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Dr Seuss Exhibition In Woodville

September 29, 2010

Dr Seuss Exhibition In Woodville

When: Sat 9 Oct, 9:00am–5:00pm

Where: Artmosphere Gallery, 92 Vogel St, Woodville

Restrictions: All Ages

Ticket Information: Admission: Free

Cat in the Hat turns town into Seussville by Michelle Duff – Manawatu Standard [from Stuff]

Star-bellied Sneetches will come tumbling down, through the streets of Woodville – that wonderful town.

There’ll be cats wearing hats and strange-looking eggs, a Grinch stealing Christmas and pyjamas with legs.

More than 80 artworks from Theodor Seuss Geisel, better known as Dr Seuss, will be on display in Woodville from next week – the first time they’ve been seen in a rural New Zealand town.

So precious are the illustrations in the The Art of Dr Seuss that the New Zealand caretaker, Ron Epskamp, will sleep at Woodville’s Artmosphere gallery during the two weeks the exhibition is running.

The 70-year retrospective features more than 80 limited-edition works, curated from public and private collections across the United States.

It includes 40 well-known Seuss illustrations from his more than 40 classic children’s books, 10 “unorthodox taxidermy” sculptures and 30 painted works.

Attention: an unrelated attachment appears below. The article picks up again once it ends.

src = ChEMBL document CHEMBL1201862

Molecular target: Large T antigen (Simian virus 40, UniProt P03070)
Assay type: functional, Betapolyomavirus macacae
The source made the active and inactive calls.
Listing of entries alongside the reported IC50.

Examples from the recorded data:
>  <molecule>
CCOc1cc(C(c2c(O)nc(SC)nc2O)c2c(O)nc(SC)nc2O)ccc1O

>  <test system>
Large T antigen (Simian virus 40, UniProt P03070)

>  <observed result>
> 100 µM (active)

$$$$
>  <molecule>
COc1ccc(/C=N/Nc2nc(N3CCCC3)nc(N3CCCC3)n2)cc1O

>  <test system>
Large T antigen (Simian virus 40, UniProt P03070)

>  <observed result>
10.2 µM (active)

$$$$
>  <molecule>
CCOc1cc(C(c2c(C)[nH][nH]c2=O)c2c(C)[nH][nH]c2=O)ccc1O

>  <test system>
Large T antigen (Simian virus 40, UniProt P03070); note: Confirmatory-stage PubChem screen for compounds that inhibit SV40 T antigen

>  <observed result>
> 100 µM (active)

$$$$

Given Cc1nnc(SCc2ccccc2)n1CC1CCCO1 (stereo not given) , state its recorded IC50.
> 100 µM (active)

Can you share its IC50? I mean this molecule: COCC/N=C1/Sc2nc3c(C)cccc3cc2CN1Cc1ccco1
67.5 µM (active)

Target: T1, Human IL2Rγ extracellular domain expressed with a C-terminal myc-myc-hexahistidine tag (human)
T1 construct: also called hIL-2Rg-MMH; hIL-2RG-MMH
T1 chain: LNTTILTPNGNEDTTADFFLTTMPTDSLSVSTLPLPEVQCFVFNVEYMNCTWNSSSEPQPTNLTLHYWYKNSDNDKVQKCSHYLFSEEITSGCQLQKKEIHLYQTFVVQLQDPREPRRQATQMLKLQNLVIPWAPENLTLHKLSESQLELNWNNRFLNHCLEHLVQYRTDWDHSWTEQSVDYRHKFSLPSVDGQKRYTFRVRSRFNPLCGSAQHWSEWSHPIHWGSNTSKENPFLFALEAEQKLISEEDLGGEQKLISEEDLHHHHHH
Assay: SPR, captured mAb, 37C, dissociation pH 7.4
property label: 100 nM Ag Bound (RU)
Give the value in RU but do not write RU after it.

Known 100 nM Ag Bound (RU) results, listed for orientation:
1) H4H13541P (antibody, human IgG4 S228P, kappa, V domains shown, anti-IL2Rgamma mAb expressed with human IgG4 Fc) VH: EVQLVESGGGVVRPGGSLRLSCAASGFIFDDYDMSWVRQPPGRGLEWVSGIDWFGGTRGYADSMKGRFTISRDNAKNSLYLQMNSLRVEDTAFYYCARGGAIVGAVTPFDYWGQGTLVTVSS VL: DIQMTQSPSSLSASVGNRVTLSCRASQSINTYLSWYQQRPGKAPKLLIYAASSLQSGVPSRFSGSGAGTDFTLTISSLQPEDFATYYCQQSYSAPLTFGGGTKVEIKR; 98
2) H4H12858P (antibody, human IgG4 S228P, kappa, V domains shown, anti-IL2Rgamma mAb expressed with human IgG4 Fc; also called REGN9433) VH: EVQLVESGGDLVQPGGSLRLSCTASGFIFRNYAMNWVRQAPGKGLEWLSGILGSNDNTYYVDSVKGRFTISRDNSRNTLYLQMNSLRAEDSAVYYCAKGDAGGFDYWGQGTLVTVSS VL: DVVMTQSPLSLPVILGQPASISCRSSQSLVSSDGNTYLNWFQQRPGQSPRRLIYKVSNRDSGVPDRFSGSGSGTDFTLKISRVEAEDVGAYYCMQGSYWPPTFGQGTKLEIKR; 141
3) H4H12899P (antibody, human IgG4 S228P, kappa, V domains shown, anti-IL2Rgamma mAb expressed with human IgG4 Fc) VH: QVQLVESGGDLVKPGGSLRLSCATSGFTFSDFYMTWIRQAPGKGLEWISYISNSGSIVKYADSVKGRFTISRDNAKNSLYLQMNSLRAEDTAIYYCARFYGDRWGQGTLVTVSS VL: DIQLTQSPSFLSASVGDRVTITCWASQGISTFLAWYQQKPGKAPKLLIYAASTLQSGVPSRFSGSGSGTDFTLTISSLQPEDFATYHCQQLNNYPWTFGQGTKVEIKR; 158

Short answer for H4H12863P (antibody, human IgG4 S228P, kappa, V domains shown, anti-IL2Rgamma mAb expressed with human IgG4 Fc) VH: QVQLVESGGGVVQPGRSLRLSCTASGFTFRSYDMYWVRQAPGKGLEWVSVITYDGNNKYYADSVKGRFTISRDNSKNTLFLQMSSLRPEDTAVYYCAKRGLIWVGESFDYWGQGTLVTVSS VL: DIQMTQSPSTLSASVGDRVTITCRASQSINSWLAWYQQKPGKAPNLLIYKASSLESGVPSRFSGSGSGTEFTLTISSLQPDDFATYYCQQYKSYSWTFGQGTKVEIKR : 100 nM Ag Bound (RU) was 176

Many of the paintings were not seen before Seuss’ death in 1991, and have been dubbed his “secret art”. He would begin work on these paintings when he arrived home in the evenings, and keep at the brushstrokes until late at night.

His widow, Audrey Giesel, has given permission for the exhibition to run in New Zealand.

When The Art of Dr Seuss was curated in 1995, she wrote: “I remember telling Ted there would be a day when his paintings would be seen and he would thus share with his fans another facet of himself – his private self. That day has come. I am glad.”

The man known as Dr Seuss began his career as an editorial cartoonist in the 1920s. His quirky work soon won him fans, and he moved on to imaginative illustrations, modelled sculpture and oil paintings.

As an author and illustrator, he published 44 children’s books, known for their inventive animals, characters, clever rhymes, and humour – not to mention the morals hidden beneath.

In a review of the works, American artist and friend Maurice Sendak – author and illustrator of Where the Wild Things Are – says Dr Seuss’ wacky and “deliciously subversive” nature shows through in his paintings.

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